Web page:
In Ukraine and Belarus, which were affected by the Chernobyl accident, excess mini-satellite mutations have been reported, by some but not all studies, in children born after the accident. To further pursue this observation and to generate new data on the heritable effects of parental radiation exposure, DCEG investigators are carrying out a study of up to 450 trios of parents with preconception doses and their unexposed offspring. The aim is to investigate the heritable and de novo
mutation rates of the spectrum of genetic variants in trios looking at effects in children and mapping them to possible parental origin of the chromosome. Read more details about the TRIO study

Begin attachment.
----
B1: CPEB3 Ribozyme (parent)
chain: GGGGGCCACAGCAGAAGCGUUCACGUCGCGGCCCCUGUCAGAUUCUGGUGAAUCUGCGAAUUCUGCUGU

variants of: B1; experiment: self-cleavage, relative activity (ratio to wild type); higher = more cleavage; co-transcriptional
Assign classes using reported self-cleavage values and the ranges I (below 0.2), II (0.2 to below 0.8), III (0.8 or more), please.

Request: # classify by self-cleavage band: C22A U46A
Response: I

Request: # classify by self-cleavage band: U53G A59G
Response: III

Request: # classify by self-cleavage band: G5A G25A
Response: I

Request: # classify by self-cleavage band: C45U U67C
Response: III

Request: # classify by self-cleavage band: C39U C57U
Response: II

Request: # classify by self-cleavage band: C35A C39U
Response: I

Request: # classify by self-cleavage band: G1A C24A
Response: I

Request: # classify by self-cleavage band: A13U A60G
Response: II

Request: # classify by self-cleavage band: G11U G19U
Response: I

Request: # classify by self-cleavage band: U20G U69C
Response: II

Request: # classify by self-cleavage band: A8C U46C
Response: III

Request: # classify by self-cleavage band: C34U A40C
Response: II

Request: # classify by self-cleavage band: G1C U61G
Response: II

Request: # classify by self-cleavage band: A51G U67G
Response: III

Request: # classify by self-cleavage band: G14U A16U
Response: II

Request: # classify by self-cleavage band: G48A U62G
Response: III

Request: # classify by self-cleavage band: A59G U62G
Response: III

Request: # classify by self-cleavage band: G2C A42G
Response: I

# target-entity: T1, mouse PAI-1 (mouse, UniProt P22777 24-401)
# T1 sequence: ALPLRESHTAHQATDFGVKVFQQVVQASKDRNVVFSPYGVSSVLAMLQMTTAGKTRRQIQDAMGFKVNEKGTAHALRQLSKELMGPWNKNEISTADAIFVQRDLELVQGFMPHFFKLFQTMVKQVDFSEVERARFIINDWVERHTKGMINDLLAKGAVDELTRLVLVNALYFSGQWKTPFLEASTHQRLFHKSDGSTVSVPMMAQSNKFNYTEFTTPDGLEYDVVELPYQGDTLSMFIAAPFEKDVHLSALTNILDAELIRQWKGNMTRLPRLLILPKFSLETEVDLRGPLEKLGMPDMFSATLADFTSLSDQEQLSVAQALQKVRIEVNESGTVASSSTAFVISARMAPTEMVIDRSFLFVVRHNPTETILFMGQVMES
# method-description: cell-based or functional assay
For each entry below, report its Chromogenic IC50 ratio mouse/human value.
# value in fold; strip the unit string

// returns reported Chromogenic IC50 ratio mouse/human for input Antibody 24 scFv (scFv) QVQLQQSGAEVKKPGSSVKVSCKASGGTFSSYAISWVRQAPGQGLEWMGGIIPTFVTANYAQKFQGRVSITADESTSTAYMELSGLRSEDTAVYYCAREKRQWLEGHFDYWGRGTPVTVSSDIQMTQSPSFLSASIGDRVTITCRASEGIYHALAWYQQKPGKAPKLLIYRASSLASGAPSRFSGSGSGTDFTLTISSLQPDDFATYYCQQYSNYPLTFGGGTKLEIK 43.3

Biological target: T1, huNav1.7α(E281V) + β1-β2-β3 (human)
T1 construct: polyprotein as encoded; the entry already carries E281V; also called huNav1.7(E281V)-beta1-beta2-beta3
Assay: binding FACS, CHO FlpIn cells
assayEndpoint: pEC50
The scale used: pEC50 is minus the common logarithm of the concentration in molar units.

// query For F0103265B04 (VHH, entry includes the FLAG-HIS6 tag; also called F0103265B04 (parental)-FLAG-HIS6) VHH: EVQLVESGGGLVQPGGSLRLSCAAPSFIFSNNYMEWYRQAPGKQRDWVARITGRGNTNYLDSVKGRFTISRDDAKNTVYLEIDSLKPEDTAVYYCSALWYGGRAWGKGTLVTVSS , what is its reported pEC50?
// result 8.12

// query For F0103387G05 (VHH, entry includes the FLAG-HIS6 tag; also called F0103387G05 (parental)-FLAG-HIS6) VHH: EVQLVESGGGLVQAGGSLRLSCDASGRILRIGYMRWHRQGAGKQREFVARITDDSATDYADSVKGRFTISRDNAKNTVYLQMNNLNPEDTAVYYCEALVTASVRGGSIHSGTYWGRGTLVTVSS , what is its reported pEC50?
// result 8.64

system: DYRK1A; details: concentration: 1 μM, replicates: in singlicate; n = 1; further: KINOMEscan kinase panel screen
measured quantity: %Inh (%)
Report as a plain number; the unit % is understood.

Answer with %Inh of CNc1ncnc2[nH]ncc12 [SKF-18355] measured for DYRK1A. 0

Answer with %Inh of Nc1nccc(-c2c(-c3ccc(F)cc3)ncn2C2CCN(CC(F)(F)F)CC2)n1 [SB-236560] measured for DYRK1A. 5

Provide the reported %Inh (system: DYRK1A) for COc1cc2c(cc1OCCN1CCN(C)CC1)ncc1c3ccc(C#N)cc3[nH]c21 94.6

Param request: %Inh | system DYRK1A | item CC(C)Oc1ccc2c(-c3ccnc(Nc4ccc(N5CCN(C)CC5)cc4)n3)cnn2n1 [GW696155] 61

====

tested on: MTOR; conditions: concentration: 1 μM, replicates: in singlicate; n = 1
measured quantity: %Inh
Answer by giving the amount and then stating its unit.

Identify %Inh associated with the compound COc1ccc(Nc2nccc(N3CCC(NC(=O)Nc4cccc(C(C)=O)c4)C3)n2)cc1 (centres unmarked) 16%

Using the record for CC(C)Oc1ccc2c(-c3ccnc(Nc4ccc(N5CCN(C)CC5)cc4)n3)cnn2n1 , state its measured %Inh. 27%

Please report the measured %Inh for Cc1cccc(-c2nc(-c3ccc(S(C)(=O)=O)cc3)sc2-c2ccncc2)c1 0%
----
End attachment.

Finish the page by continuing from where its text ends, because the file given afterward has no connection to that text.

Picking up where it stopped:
. DCEG dosimetrists are estimating radiation doses to the gonads from the time of the accident to the time of conception for all parents.
Radiation gonadal dose for the subjects of the TRIO study includes three components:
- Dose from external irradiation during the cleanup mission at the Chernobyl site;
- Dose from external irradiation during residence in the town of Pripyat between the time of the accident and evacuation; and
- Dose from external irradiation and ingestion of long-lived cesium isotopes (134Cs and 137Cs) in local food during residence at contaminated locations after completion of the cleanup mission and/or evacuation from the town of Pripyat.
The preliminary parental gonadal dose from all exposure pathways among the first 50 trios averaged around 300 mGy, ranging from essentially zero to 4,300 mGy. For the majority of families, parental exposure mainly occurred during the cleanup mission at the Chernobyl site.
For more information, contact Dr. Vladimir Drozdovitch.